Life without Zoe
To me, dogs are some of the best of creation. They want nothing more than to be present with their people and they’re loyal first and last. There are dogs with fine pedigrees and good form; our dog Zoe had neither, but what she lacked in bloodline she more than made up in personality and zest for life.
The first time we saw her, she was a filthy-gray color and cowering among many other dogs at the Payson Animal Rescue. Her mother was a tiny Terrier and her father was a large who-knows-what, and she spent the early part of her life in a wretched home, trying to make her way among 27 other dogs and never enough food to go around. Abusive humans, aggressive dogs and no resources are a trifecta of suffering. Finally, one day, she was taken to the good people at the shelter. And there she stayed until one Labor Day eight years ago.
I still don’t know what it was about her that caught our attention. The noise at the shelter was overwhelming, a hundred dogs barking at once; the dirt and dust was everywhere with no grass in sight. But still she stood out somehow, and we knew she was ours.
The shelter was technically closed that day, and we made arrangements to return to Payson the next day and pick her up and complete her adoption, as we did. We settled on the name “Zoe” on the ride up, Greek for “life.” The shelter folks cried as she left, and she rode in the car all the way to Phoenix, still as a stone. No barking, not moving. Just still and watchful. Trust was a ways off, but I always thought she gave it with good grace and much more quickly than her previous circumstances would ever demand.
When we got her home, we took her to her new back yard, which was beautifully green and grassy. She stood immobile for a long time, listening to the birds, and to her final days, she loved lying outdoors and feeling the wind in her fur.
We took her inside and gave her a bath, and what we discovered was a creamy-golden-haired dog under all that dirt. She seemed pleased to be clean.
This was a new beginning, and what would follow was eight years of constant companionship and loyal barking at every noise and would-be intruder. Her usual expression was mouth open in half-laughter and her days were filled with slightly idiosyncratic behavior, and usually it was, understandably, food-related.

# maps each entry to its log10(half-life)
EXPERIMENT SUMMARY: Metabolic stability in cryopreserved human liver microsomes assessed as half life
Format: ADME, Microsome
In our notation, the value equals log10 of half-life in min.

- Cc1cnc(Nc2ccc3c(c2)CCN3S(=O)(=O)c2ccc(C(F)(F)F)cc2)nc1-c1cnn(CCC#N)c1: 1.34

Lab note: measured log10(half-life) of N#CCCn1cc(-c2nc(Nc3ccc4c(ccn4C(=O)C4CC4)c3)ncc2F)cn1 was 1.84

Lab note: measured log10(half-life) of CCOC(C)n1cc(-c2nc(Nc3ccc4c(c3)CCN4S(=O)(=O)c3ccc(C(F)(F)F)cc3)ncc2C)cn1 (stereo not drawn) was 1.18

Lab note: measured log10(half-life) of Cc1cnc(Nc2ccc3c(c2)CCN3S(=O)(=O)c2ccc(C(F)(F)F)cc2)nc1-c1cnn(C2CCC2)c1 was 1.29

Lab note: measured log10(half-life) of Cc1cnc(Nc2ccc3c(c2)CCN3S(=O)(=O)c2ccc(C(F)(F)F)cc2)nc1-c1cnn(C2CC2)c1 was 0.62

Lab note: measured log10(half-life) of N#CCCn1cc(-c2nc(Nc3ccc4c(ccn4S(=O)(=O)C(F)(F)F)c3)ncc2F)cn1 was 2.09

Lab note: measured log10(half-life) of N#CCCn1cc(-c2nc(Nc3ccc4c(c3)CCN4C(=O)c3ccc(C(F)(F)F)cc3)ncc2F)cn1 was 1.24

She wanted a certain level of food in her bowl. If at any time the food level fell below expectations, she would dump the entire bowl and wait for more. If we didn’t fill the bowl quickly enough, she would toss the bowl in the air until we complied. At other times, she would help herself from the kitchen counter. We took her to doggy “good manners” training, but to no avail.
We enjoyed eight years with her faithfully guarding our boys and patrolling the house as they slept. They were great friends and comrades, and her favorite game was to joyfully steal their stuffed animals just to get them to chase her…these were the best days.
Sadly, they would not last, and she left us last week. Though she is gone, her lessons were many. She taught me that even after great pain, joy comes. She was a dog who learned to trust again, as to their credit, so many of them do. Zoe was able to get beyond the past and really live, not just survive in a grey netherworld of memory. Life with zest. Abundant life. Life to the full.
To me, in a small way, Zoe was a furry flesh-and-blood example of the beauty of redemption; what a life can look like after a radical rescue.
Colossians 1:13-14 says, “He has rescued us from the domain of darkness and transferred us to the kingdom of His beloved Son, in whom we have redemption, the forgiveness of sins.”
Christ has done everything on the cross to rescue us from our own filthy sin and the grimy cruelty of the world to bring us to the lovely garden of His presence. We were meant to live in the kingdom…now and later. That means righteousness, peace and joy in the Holy Spirit can be ours today; right now, in fact.
So in praise to our Savior and for His glory, let’s really live.